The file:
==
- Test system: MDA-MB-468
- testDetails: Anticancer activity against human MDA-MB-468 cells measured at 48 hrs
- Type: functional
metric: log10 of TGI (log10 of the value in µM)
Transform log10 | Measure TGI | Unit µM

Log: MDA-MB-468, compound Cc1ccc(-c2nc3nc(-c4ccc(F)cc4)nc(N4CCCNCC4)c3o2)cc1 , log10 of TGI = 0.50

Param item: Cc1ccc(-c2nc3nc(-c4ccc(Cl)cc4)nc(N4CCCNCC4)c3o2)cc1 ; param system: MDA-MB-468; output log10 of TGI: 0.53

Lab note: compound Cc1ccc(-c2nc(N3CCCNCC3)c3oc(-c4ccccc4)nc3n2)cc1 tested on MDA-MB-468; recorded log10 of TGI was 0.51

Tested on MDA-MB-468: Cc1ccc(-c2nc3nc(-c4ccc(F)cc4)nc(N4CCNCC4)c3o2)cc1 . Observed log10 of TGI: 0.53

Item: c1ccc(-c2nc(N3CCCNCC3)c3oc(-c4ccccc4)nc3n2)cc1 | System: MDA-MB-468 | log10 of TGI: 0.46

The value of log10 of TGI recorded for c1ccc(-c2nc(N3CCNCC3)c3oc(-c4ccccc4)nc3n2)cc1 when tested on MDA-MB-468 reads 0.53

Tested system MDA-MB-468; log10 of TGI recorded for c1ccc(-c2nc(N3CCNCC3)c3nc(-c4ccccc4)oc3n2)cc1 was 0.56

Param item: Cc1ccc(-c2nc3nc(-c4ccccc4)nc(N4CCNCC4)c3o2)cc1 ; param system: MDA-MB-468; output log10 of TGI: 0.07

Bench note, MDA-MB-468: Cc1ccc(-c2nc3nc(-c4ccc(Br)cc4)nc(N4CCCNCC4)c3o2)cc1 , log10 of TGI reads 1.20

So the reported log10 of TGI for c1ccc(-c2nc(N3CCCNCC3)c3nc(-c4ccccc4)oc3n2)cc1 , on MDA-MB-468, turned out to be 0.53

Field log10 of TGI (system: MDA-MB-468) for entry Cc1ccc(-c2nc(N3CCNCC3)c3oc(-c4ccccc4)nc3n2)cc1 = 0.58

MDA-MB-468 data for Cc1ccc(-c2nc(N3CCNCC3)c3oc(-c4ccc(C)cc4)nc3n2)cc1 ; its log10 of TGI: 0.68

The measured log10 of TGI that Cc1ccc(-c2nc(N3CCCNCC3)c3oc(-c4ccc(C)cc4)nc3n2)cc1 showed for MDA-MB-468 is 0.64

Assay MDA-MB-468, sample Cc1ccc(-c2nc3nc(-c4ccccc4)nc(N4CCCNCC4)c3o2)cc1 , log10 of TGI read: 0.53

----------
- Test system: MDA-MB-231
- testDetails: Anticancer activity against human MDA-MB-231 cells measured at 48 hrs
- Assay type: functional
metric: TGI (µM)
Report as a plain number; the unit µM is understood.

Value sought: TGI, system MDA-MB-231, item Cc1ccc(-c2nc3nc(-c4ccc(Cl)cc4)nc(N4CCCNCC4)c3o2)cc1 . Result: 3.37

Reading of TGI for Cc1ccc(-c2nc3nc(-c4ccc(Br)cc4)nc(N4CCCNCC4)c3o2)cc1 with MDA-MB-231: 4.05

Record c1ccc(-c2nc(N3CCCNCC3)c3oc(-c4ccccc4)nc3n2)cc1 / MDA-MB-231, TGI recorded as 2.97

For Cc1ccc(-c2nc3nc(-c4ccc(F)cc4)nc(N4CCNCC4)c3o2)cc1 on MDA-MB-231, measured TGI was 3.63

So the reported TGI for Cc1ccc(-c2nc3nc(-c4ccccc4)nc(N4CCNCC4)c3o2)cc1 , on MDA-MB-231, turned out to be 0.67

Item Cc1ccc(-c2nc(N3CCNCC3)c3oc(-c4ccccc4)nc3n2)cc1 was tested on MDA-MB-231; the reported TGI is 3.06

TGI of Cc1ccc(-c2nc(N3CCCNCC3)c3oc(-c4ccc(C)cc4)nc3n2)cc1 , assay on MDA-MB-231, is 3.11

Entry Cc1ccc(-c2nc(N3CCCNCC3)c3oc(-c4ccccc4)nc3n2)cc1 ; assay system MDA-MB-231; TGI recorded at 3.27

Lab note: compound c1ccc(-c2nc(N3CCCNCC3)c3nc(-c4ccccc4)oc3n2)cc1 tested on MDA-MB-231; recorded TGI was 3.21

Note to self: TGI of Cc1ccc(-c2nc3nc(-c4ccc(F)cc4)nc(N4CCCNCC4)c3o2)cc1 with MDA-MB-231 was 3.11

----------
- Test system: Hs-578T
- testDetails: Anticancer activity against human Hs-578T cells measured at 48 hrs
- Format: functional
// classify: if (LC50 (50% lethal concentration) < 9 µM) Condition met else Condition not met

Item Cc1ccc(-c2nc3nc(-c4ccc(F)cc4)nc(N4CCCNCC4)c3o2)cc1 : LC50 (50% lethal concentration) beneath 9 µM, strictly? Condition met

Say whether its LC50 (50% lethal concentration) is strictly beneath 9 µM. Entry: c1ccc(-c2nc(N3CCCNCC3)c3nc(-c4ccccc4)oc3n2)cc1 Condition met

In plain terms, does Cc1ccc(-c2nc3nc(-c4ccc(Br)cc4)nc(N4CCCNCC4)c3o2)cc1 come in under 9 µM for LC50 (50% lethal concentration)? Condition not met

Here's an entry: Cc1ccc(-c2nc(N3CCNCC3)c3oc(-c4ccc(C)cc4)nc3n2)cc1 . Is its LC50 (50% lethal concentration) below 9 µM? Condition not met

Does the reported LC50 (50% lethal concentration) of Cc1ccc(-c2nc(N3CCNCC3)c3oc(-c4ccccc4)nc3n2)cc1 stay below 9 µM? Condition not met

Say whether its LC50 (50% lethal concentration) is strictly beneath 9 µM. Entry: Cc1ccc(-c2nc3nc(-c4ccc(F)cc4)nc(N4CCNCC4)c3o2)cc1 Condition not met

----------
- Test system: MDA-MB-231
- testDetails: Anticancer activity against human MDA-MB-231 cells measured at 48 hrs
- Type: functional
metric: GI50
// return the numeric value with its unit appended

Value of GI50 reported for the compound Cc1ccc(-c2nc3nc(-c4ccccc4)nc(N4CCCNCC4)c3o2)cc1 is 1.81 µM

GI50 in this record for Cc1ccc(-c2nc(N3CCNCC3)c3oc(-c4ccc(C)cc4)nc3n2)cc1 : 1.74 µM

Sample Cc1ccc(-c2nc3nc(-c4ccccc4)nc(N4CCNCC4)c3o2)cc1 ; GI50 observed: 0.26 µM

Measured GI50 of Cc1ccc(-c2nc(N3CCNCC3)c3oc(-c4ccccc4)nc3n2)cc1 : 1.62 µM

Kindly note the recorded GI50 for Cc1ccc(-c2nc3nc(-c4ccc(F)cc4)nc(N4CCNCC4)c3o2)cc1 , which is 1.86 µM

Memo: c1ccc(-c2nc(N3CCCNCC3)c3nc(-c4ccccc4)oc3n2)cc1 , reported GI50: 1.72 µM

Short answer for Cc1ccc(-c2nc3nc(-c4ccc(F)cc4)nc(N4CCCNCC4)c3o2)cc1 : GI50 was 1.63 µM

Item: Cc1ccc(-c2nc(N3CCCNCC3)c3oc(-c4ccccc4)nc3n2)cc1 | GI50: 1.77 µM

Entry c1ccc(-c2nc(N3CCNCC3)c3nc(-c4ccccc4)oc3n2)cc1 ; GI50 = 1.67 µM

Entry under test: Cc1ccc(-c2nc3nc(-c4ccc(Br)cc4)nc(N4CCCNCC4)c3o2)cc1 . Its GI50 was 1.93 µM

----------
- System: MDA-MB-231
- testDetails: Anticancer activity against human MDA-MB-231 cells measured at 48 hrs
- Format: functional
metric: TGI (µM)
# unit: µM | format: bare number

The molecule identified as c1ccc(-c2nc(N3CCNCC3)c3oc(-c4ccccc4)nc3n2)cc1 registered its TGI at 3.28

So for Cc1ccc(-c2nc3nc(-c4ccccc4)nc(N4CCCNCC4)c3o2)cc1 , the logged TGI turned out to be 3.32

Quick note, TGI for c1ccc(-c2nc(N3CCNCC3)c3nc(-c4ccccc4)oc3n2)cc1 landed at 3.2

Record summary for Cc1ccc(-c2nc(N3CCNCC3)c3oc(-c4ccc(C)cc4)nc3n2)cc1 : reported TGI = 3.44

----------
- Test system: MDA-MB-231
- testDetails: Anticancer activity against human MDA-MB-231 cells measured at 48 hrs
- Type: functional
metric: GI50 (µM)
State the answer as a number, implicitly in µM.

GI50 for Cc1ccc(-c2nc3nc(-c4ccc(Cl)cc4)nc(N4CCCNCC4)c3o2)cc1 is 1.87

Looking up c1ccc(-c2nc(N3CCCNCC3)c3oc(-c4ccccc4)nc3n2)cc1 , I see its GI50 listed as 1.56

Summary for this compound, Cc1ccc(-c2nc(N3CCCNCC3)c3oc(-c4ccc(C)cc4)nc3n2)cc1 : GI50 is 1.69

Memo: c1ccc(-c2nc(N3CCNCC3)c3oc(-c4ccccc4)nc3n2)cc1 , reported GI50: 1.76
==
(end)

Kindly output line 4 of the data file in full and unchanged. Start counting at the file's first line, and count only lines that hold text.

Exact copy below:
metric: log10 of TGI (log10 of the value in µM)